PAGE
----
Thursday, November 09, 2006

Just say no to DynaBeans

The subject of DynaBeans just came up on the mailing list, and it is one I've been asked about before - so I thought I would do a blog my answer.

Dynabeans was written as a solution for Struts back in 2000, they are not JavaBean compliant – thus they have no value outside of that provided with commons BeanUtils, thus coupling your enterprise system to BeanUtils forever – no other apps are aware of them, or able to script them like they can JavaBeans. They cannot be used with any database schema mapping tools, so you cannot easily leverage db schema generation tools. JBRules 3.0 has no support for mapping utilities thus you’ll only be able to script those from within evals. If you only use evals you will have crippled the engine to work like a simple chain of command scripting engine – under no circumstances do I recommend this. Evals are a worst use case for conditions that cannot be expressed in field constraints, as field constraints and conditional elements become more powerful the dependency of evals is reduced. Further more DynaBeans are backed by a map, each read or write results in a hashmap read or write – this is not a scalable solution.

A much better solution that works now for JBRules 3.0 is to have runtime class generation. See this blog entry here:

Tools like cglib make this trivial now:

BeanGenerator bg = new BeanGenerator();
bg.addProperty("foo", Double.TYPE);
bg.addProperty("bar", String.class);
Object bean = bg.create();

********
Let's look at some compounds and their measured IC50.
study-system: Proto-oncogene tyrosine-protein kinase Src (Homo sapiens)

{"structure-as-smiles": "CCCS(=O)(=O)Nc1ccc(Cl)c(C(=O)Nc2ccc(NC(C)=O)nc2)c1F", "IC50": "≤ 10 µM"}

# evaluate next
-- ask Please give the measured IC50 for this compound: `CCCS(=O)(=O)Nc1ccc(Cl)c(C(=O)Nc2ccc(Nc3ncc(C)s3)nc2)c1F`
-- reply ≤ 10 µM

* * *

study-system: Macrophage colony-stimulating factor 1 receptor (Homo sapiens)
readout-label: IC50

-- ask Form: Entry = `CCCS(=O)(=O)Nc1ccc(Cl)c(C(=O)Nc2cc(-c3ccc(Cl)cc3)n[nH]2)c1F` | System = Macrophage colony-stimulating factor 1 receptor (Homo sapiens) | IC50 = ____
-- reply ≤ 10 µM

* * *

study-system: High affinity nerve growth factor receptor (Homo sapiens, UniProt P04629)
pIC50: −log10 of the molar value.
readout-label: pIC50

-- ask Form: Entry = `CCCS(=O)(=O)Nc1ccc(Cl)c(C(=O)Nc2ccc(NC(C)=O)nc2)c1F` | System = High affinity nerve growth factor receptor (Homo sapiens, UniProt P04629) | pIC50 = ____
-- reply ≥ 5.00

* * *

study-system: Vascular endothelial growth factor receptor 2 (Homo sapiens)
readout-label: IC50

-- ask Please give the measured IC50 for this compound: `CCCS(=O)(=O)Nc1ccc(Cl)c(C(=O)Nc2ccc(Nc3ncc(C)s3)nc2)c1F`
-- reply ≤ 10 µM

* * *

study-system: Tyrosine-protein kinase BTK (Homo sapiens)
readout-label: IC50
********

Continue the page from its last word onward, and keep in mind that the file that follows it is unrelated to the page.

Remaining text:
That produced bean can have hibernate mappings generated at runtime, so you’ll get runtime hibernate support. JBRules can compile drls at runtime using the classloader those beans where generated with thus providing full field constraint use of them and pojo like access in the consequence - much nicer :)

For JBRules 3.2 we will provide a feature called FactTemplates – this is akin to jess/clips DefTemplates. These allow people to define Facts without the need for a compiled class, which is preferable to some who want complete encapsulation of their rules and business objects within the drl. FactTemplates are backed by an array and thus read/writes are much faster. FactTemplates support both named and int values to specify the field for the value; named set/get result in a HashMap lookup so have similar performance to DynaBean. However JBRules provides compile time optimisation of those named fields and swaps them to int lookups – we will have support for this in the JFDI language too, which we also hope will be support in jBPM. FactTemplates will also provide mapping facilities which means they can be mapped to any underlying structure – be it JavaBean, a Hashmap or a DynaBean.

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  1. Greetings, Programs:

    Congratulations on putting FactTemplates into version 3.2 of JBRules. The ability to create an object within the rules themselves is the first step to allowing the rule writer to extend the Java classes that have been pre-defined for him. Even though this is default for Jess and CLIPS and some others, it is critical for such products as JRules and Blaze Advisor where they don't have time to wait for a Java programmer to add the Java class in order for the Business Analyst to write a rule that needs a new object. Well, those are my thoughts, anyway. Good luck,


  2. We don't have mapping capabilities yet, from JavaBeans to FactTemplates, but it is something we hope to do eventually.

  3. How can I use runtime generated class (using BeanGenerator) in a drl file? I thought that I should import all classes I want to use inside drl script, but at the moment of writing drl file I don't know class name (it will be created by BeanGenerator). Is there any working example using this strategy?

  4. Usefuul information, thank you!

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